18 April 2015
Government-commissioned report highlights concerns about gaps in demand between defence acquisitions, when demand for shipbuilders ‘could fall to zero’. The report said it may be difficult for Australia to sustain more than one domestic shipbuilder of large warships in the short term (photo : Aus DoD)
Building naval warships in Australia costs 30% to 40% more than it does in comparable overseas shipyards, a government-commissioned review has found.
The government asked the US-based military research thinktank Rand Corporation to review Australia’s shipbuilding capabilities and the costs and benefits of government investment in the industry.
In a report to be released on Thursday, the company noted the Department of Defence was in the early stages of its “ambitious” effort to procure up to 50 naval surface warships and submarines over the next two decades. Up to 15 of these vessels would be large surface ships such as air warfare destroyers, landing helicopter docks and future frigates.
The report’s executive summary – which has been distributed to media in advance – said 7,950 people were working in shipbuilding and submarine and ship repair last financial year. About half of those were employed by the government-owned shipbuilder ASC.
The report examined the issue of gaps in production – sometimes referred to as the “valley of death” – that would occur as companies reached the end of their work on the air warfare destroyer and landing helicopter docks.
The timing of planned acquisitions of future frigates, offshore patrol vessels and new submarines “is likely to produce short-term and long-term gaps in demand for shipyard production, facilities, services and workers”, it said.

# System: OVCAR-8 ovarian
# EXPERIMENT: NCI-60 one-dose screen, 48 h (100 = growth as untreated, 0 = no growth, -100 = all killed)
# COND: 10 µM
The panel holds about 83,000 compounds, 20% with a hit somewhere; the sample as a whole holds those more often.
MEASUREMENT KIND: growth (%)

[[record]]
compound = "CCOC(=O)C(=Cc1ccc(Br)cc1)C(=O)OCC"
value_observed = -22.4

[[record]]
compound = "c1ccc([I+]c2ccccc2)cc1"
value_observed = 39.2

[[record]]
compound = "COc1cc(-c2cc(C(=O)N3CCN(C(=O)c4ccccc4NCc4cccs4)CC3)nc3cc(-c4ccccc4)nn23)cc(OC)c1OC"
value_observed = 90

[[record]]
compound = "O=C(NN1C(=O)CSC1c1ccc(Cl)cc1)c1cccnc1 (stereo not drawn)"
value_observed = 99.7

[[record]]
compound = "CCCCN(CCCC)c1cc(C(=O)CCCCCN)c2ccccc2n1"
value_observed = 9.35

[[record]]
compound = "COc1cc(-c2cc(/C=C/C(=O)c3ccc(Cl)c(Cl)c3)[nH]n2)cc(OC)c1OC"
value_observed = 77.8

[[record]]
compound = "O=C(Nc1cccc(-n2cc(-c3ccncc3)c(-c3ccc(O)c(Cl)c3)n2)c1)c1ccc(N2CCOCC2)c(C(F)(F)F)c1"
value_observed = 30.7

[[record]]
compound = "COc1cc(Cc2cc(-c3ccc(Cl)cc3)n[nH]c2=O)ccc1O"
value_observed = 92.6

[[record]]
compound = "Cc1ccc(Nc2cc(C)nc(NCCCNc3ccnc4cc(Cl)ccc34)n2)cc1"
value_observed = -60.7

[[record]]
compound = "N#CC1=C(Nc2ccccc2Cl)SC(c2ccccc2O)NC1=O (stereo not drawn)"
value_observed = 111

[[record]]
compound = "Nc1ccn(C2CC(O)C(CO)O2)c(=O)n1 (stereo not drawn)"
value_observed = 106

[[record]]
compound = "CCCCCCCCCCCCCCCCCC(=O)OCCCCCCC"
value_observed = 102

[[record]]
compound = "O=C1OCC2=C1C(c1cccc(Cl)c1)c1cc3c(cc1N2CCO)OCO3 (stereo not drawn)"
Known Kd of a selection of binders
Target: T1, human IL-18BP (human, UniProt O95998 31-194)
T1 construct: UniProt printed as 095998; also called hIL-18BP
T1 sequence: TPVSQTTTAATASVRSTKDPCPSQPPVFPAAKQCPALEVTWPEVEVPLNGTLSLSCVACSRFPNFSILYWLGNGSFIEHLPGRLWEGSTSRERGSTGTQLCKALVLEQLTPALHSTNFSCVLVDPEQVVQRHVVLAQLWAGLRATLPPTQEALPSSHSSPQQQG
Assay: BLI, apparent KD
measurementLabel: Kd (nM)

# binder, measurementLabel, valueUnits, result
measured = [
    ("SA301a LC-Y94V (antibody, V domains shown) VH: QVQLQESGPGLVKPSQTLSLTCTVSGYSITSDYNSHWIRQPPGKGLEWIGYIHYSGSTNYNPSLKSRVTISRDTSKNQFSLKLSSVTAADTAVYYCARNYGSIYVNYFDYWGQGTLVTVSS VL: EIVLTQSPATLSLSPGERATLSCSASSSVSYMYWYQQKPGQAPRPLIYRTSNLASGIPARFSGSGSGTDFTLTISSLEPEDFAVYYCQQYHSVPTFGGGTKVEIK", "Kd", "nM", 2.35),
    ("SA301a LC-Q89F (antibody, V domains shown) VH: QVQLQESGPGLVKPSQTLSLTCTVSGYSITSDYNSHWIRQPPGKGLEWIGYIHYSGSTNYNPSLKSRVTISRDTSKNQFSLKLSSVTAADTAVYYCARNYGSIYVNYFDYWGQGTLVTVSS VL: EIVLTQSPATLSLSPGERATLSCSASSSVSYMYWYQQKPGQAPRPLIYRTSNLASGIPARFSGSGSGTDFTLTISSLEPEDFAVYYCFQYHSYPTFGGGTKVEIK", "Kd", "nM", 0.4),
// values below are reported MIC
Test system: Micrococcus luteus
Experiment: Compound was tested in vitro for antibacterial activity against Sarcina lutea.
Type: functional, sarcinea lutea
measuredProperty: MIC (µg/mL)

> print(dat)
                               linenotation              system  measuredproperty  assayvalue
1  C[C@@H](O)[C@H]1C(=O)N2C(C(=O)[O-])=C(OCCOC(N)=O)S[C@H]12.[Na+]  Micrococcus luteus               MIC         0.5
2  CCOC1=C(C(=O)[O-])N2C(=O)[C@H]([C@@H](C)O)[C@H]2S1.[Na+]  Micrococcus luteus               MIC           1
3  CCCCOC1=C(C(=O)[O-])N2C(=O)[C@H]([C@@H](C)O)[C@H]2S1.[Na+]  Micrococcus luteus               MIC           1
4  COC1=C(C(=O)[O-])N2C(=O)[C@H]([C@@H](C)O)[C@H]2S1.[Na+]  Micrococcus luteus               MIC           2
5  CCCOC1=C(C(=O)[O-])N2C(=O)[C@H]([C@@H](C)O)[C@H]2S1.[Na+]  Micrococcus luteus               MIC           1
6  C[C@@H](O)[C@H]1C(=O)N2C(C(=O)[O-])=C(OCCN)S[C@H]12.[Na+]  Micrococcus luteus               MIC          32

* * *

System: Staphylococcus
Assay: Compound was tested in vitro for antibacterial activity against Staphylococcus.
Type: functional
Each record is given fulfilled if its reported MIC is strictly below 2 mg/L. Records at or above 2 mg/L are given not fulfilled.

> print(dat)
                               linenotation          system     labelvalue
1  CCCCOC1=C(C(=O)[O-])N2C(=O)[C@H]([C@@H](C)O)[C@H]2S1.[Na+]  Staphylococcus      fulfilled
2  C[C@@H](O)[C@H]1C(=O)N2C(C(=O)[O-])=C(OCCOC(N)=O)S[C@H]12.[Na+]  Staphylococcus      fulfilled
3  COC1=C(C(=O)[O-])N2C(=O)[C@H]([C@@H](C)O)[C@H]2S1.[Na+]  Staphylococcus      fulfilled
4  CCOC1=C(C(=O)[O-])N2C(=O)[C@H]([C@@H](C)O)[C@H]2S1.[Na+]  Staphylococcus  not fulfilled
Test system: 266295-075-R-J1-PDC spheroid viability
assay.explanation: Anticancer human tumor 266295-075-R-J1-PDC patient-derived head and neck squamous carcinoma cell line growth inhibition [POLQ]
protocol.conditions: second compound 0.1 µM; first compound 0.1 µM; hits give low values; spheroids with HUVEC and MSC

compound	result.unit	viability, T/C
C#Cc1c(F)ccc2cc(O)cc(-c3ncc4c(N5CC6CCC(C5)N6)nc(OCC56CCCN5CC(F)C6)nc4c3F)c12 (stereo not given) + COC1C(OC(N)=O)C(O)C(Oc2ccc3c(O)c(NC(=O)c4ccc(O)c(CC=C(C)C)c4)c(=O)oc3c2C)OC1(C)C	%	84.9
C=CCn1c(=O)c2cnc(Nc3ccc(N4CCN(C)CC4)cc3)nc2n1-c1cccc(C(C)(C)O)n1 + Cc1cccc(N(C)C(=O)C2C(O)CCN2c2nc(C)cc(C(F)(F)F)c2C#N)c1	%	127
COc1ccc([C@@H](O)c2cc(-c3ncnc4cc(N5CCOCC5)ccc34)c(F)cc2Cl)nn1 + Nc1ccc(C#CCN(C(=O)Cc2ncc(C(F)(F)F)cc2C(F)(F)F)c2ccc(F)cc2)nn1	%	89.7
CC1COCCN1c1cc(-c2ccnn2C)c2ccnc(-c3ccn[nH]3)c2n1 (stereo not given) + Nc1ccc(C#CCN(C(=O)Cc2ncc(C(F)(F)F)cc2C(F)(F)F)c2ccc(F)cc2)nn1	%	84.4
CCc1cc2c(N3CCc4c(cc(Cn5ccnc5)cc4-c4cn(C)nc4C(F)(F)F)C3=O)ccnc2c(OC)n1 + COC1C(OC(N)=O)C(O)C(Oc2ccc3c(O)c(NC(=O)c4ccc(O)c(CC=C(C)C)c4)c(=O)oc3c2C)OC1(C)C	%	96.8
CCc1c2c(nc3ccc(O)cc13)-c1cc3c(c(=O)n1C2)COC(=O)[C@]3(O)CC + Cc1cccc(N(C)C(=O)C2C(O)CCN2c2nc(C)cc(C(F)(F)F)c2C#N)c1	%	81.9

“Because construction of the future frigate will not start until 2020 ... there is the potential that demand for workers could fall to zero, with reverberations that may last three to five years after future frigate production ramps up,” the executive summary said.
“Without some way to lessen the gap between the end of the [air warfare destroyer] program and the start of the building of the future frigate, the industrial base will have to ramp up its workforce from an almost negligible level to 2,700 skilled personnel in approximately eight years.”
The report examined options such as beginning construction of the future frigates before 2020, building a fourth air warfare destroyer, or building patrol boats and offshore patrol vehicles in the major shipyards to bridge the gap.
But it notes “there is no stated requirement” for Australia to have a fourth air warfare destroyer.
The report said it may be difficult for Australia to sustain more than one domestic shipbuilder of large warships in the short term “but if the national decision is to have two shipbuilders, adequate productive work must be assigned in the workforce demand gap”.
The document suggested Australian naval shipbuilding tended to be more expensive than in Italy, Japan, South Korea, Spain, the UK and the US.
Production in Australia “involves a 30% to 40% price premium over the cost of comparable production at shipyards overseas”, it said.
But it noted such a comparison “can be significantly influenced by foreign exchange rates” and “this premium could drop over time, however, with steady production drumbeats and mature designs”.
Apart from the cost comparison, the executive summary made three other findings:
The economic benefits of a domestic naval shipbuilding industry were “unclear and depend on broader economic conditions” but the industry “could potentially employ more than 2,000 people in long-term positions”.
Controlling critical production offered wider strategic benefits and flexibility, avoiding dependence on foreign sources, enabling ship alterations and modernisation and supporting local suppliers.
Sustaining a naval shipbuilding industry would require “a continuous build strategy” and matching the industry base structure to demand.
The Rand report is expected to inform the Abbott government’s defence white paper.
It will also fuel public debate about domestic production at a time when the government is considering how to acquire the next fleet of submarines.